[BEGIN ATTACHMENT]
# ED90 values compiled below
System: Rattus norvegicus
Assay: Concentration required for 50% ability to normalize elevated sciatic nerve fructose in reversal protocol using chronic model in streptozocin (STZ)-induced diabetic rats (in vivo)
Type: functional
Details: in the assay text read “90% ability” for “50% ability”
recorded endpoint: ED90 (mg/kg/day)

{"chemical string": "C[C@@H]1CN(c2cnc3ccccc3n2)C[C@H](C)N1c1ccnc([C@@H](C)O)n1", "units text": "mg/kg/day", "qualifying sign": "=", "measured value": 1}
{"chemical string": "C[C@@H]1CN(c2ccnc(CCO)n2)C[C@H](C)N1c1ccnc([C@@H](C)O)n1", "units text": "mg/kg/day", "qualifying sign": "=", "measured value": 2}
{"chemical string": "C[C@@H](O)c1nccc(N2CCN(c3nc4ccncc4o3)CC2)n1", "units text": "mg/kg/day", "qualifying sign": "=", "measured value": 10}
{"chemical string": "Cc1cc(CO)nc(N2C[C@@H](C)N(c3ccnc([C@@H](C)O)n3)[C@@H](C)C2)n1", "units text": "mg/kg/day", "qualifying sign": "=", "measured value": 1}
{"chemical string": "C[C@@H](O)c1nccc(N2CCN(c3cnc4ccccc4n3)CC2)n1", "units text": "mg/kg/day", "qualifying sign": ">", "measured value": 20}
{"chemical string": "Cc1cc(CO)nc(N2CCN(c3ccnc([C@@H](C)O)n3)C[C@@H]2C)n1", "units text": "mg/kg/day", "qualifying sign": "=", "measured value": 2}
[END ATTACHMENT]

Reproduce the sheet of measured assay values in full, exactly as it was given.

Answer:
# ED90 values compiled below
System: Rattus norvegicus
Assay: Concentration required for 50% ability to normalize elevated sciatic nerve fructose in reversal protocol using chronic model in streptozocin (STZ)-induced diabetic rats (in vivo)
Type: functional
Details: in the assay text read “90% ability” for “50% ability”
recorded endpoint: ED90 (mg/kg/day)

{"chemical string": "C[C@@H]1CN(c2cnc3ccccc3n2)C[C@H](C)N1c1ccnc([C@@H](C)O)n1", "units text": "mg/kg/day", "qualifying sign": "=", "measured value": 1}
{"chemical string": "C[C@@H]1CN(c2ccnc(CCO)n2)C[C@H](C)N1c1ccnc([C@@H](C)O)n1", "units text": "mg/kg/day", "qualifying sign": "=", "measured value": 2}
{"chemical string": "C[C@@H](O)c1nccc(N2CCN(c3nc4ccncc4o3)CC2)n1", "units text": "mg/kg/day", "qualifying sign": "=", "measured value": 10}
{"chemical string": "Cc1cc(CO)nc(N2C[C@@H](C)N(c3ccnc([C@@H](C)O)n3)[C@@H](C)C2)n1", "units text": "mg/kg/day", "qualifying sign": "=", "measured value": 1}
{"chemical string": "C[C@@H](O)c1nccc(N2CCN(c3cnc4ccccc4n3)CC2)n1", "units text": "mg/kg/day", "qualifying sign": ">", "measured value": 20}
{"chemical string": "Cc1cc(CO)nc(N2CCN(c3ccnc([C@@H](C)O)n3)C[C@@H]2C)n1", "units text": "mg/kg/day", "qualifying sign": "=", "measured value": 2}